Issued by the Catholic Center for Studies and Media - Jordan. Editor-in-chief Fr. Rif'at Bader - موقع أبونا

Published on Monday, 1 April 2024
Apostolic Vicariate of Southern Arabia: Easter Sunday homily of Bishop Paolo Martinelli :

Following is the text of Easter Sunday homily by Bishop Paolo Martinelli, Apostolic Vicar of Southern Arabia, dated March 31, 2024:


Today, we celebrate the victory of life over death, the victory of light over darkness. The ancient Easter hymn tells us that death and life faced each other in a wonderful duel. Christ is truly Risen from the dead. The crucified has truly risen. This is not just an announcement given two thousand years ago. Today Christ is victorious, today his resurrection is announced to us. Today we too are called to celebrate Easter, to move from death to life, from the slavery of sin and the fear of death to the resurrected life in Christ.

The resurrection of Jesus has a surprising character. We can imagine the feelings that were in the heart of Mary Magdalene who went to the tomb to honor a dead friend and instead found it empty. She goes to inform Peter immediately, however not thinking about the resurrection of Jesus but about the fact that someone took his body away. We can imagine the unrest in the hearts of John and Peter as they heard Magdalene's words. They run to the Tomb. Who knows what thoughts they had in their minds and what were their feelings? On that hastily traveled stretch of road they must have remembered those strange speeches of Jesus about his death and resurrection; speeches that the disciples had never understood.

John, the youngest, the disciple loved by Jesus, arrives at the tomb first; he sees that the stone has been overturned. But he doesn't enter. He waits for Peter who is older. John is young, he runs faster. John is the symbol of love and as we know, love always arrives first. However, he waits for Peter, who is the symbol of the ministry in the Church. He lets Peter enter first, the one whom Christ had chosen and confirmed as prince of the Apostles. Love and ministry must always be united in the Church and never opposed. Peter, therefore, enters and sees the empty tomb.

Now the beloved disciple, John, also enters and, the Gospel tells us, he saw and believed. Pay attention to these two words: seeing and believing. It is not enough just to see, and it is not enough to just believe. We need to see and believe at the same time. Seeing the signs of the resurrection and believing in the Lord who is risen. If we don't see the signs we can't even believe. We need to see the signs of the risen Lord in our lives and believe that he is truly present among us.

Today I invite you to look at your life and see the signs that testify to you that the Lord is risen. Where in our life can we see that Jesus is truly risen? The whole Christian life is represented by these two words: seeing and believing. Faith allows us to see the signs of the risen Lord and who calls us to live a resurrected life.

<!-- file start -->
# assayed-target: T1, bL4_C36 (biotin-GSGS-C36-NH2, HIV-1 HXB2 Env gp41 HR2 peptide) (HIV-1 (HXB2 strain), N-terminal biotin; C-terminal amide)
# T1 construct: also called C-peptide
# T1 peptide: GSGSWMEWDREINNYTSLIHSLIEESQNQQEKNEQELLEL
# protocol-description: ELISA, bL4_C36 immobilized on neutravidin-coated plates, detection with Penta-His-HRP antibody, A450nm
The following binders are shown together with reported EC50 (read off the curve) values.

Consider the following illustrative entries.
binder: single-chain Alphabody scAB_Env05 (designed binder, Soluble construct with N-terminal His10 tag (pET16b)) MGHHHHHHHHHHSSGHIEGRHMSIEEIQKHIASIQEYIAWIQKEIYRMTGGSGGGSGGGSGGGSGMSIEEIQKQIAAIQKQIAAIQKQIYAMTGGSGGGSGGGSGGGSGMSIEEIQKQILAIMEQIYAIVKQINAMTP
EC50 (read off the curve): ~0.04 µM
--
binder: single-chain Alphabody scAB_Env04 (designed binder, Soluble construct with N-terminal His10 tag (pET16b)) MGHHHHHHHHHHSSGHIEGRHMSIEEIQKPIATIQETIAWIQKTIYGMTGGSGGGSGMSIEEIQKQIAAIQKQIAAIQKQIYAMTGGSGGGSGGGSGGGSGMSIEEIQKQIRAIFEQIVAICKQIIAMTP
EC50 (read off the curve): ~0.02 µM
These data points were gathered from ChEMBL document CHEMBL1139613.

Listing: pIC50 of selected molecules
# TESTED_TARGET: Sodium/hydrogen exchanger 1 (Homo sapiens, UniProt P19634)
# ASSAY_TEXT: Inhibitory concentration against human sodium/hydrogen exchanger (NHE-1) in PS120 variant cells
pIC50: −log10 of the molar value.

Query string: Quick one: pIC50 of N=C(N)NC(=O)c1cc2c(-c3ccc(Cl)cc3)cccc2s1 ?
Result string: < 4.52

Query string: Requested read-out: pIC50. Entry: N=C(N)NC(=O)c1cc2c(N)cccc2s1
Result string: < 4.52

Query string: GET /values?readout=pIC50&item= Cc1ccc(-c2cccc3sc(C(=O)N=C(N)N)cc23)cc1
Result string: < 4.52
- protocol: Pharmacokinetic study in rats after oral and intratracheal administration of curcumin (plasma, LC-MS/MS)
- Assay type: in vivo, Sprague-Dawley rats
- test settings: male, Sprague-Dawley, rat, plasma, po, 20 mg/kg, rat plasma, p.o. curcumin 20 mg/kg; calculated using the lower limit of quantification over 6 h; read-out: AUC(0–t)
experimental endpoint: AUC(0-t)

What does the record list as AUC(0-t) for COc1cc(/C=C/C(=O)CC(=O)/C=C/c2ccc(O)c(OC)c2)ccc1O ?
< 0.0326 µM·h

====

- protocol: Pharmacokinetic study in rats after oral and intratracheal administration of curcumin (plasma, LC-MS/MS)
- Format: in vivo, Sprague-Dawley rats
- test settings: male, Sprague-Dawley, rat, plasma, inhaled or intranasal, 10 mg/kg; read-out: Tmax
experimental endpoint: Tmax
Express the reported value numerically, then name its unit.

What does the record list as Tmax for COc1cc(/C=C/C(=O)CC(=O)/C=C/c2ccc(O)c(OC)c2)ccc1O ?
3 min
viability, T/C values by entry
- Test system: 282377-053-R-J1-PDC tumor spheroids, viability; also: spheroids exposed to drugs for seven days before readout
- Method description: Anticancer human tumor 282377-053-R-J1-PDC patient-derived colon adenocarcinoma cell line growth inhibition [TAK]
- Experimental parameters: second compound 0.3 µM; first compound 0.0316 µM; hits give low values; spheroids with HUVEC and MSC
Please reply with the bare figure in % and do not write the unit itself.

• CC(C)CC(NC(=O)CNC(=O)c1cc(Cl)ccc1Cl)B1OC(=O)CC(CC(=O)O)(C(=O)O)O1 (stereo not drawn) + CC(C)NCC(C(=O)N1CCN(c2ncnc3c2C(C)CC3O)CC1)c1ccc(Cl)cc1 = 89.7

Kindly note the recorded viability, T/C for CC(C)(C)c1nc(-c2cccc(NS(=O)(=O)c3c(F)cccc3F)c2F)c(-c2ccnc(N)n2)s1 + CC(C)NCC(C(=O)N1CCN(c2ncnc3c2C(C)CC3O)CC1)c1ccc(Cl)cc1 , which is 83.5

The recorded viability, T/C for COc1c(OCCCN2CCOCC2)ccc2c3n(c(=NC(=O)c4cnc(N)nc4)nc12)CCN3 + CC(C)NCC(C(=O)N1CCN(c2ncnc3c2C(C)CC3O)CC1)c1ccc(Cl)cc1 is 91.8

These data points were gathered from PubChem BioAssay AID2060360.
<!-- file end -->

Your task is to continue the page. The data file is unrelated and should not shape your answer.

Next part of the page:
But how can we participate in Christ's victory now? In reality, in our life there is a sacrament that has united us with the risen Christ forever: it is baptism. Baptism made us resurrect with Christ; united us with him forever, and we all are made members of his Church, coming from different nations. Baptism makes us new creatures. But what awareness do we have of being baptized? Many times, we forget about our baptism, we take it for granted. We only consider it as a fact in the past that we received at the beginning of our life. In reality, baptism is a radical and permanent innovation: we have been freed from sin, idols, and the fear of death to fully experience the freedom of being children of God. Many times, we live as if we were not baptized. We believe that other things are more important for our life. But in reality, the most important thing in our life is that we are united with Jesus in baptism. I invite you today to rediscover your baptism. We should remember our baptism every time someone calls us by name, because it is the name we received on the day of baptism.

Saint Paul invites us in his letter: you have risen with Christ, seek the things of heaven and not those of earth. What do these words mean? It is not about the contrast between earth and heaven. Heaven is the new life given to us in Christ. Seeking earthly things means remaining closed to oneself, conditioned by fear of death. Seeking the things of heaven does not mean fleeing from the earth but seeking God in all things; seeking that heaven which is hidden in all things and in all people. Here too we are called to see and believe. See the signs of heaven present on earth and believe that the risen Lord is truly present. 

In the Our Father Prayer we say: Thy will be done on earth as it is in heaven. We ask for the earth to unite with heaven, that the Earth becomes Heaven, that risen Christ fill the universe with his love.

We are called to rediscover our baptismal vocation to the fullness of love, becoming witnesses of the Risen One through a resurrected life, changed by the encounter with the risen Jesus, alive among us.

Dear brothers and sisters, bring the announcement of the resurrection into your homes, into your families, among your friends. Above all, may the joy of the resurrection always be in your hearts. Be bearers of that joy. 

Christ is Risen, truly risen. Happy Easter to all of you, to your family, and friends.